Next, it’s time to engage in some command-line trickery pertaining to EFI – the Extensible Firmware Interface. EFI is a partition on a disk that the computer looks at when powering up to get an idea of what hardware is running on the computer, and once it has that information the computer uses that information to boot the operating system. In editing that config.plist file we’re telling the Mac Pro at the very lowest and most fundamental level that it is something that it isn’t, and also supplying some additional bits of code to allow it to function accordingly.

In order to do any of that we have to get at the existing EFI partition so we can tinker around with it, so fire up Terminal and enter the command diskutil list – you’ll end up looking at something like this:

Yes, my Terminal is set up to look like MS-DOS. I’m easily amused.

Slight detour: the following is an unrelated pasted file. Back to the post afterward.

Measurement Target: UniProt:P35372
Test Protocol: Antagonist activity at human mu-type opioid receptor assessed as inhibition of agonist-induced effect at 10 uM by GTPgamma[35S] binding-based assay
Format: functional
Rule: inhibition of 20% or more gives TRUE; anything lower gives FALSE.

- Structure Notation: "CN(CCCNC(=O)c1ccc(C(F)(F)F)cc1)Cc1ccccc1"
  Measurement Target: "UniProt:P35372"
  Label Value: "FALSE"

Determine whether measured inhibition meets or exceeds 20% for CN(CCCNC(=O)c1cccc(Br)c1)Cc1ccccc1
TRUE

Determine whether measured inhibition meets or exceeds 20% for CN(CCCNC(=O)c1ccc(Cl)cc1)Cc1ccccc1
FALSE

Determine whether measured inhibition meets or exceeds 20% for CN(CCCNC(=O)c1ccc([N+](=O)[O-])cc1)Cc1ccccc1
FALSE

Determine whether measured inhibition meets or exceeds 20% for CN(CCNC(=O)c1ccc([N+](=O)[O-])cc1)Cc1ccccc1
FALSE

What you see here is a list of every disk and volume on the computer, but we’re only interested in the EFI volume at disk0s1. In order to get your hands on that, enter this command to mount the volume in the Finder:

sudo diskutil mount /dev/disk0s1

Once that’s mounted, take your new and improved EFI folder that you got from OpenCore and put it into the top level of your disk’s EFI volume, thus:

Finally, cross your fingers and reboot your Mac Pro.

All things being equal you’ll be able to use your computer as per normal (with the exception that if you’re using a non-Apple video card you’ll now have a boot picker that you didn’t have before). I’ve actually tried this file on two Mac Pros – one of them worked perfectly the first time and the other failed to see the startup disk, but I was able to boot into Internet Recovery and choose the existing startup disk, and then reboot into that disk without further incident.

You should also be able to install macOS Catalina or (as of this writing) the latest beta release of macOS Big Sur. As an amusing side benefit, you might also be given a notification thanking you for the purchase of your iMac Pro and offering you a guided tour of the computer that you don’t actually have…